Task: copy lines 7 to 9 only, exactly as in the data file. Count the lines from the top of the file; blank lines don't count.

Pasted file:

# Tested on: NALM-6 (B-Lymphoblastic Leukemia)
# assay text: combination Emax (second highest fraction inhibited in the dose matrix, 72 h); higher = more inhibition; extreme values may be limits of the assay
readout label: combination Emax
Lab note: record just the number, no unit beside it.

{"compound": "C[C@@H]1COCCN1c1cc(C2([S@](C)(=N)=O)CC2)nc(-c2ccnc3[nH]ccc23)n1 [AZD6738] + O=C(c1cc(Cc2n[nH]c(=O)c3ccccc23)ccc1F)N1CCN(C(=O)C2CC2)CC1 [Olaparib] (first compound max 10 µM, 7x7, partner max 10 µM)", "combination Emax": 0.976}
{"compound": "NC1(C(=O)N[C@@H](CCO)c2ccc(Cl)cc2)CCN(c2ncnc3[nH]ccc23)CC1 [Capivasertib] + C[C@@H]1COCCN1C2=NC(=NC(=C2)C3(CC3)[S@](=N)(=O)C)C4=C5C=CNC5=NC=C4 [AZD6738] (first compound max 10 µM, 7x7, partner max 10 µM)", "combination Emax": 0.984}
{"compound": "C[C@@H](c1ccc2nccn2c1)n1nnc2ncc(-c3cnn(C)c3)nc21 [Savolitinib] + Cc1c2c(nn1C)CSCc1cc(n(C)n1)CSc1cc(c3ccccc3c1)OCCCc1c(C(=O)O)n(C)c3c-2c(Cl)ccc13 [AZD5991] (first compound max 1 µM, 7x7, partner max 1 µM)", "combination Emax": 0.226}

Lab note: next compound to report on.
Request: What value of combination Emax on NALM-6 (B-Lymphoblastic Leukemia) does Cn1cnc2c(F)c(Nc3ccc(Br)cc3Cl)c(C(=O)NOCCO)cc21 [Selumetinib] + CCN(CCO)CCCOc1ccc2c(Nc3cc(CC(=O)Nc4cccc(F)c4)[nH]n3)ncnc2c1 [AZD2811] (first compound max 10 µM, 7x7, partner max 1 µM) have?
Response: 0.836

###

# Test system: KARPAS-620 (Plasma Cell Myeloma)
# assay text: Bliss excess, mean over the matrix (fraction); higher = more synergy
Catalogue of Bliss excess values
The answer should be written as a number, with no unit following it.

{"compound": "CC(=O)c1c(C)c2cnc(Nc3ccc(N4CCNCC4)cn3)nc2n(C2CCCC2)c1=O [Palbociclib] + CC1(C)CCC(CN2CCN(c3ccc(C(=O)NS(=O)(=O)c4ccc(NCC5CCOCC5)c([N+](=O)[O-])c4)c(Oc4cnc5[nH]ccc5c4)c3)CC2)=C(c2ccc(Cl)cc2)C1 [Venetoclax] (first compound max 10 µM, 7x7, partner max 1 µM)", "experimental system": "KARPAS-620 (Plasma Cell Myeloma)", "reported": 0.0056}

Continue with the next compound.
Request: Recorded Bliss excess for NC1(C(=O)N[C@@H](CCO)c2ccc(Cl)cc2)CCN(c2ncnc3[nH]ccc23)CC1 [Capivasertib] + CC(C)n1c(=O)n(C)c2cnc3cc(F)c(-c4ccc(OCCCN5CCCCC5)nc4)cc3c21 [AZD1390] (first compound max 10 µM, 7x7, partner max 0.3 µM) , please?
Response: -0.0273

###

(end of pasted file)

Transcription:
{"compound": "C[C@@H](c1ccc2nccn2c1)n1nnc2ncc(-c3cnn(C)c3)nc21 [Savolitinib] + Cc1c2c(nn1C)CSCc1cc(n(C)n1)CSc1cc(c3ccccc3c1)OCCCc1c(C(=O)O)n(C)c3c-2c(Cl)ccc13 [AZD5991] (first compound max 1 µM, 7x7, partner max 1 µM)", "combination Emax": 0.226}

Lab note: next compound to report on.
Request: What value of combination Emax on NALM-6 (B-Lymphoblastic Leukemia) does Cn1cnc2c(F)c(Nc3ccc(Br)cc3Cl)c(C(=O)NOCCO)cc21 [Selumetinib] + CCN(CCO)CCCOc1ccc2c(Nc3cc(CC(=O)Nc4cccc(F)c4)[nH]n3)ncnc2c1 [AZD2811] (first compound max 10 µM, 7x7, partner max 1 µM) have?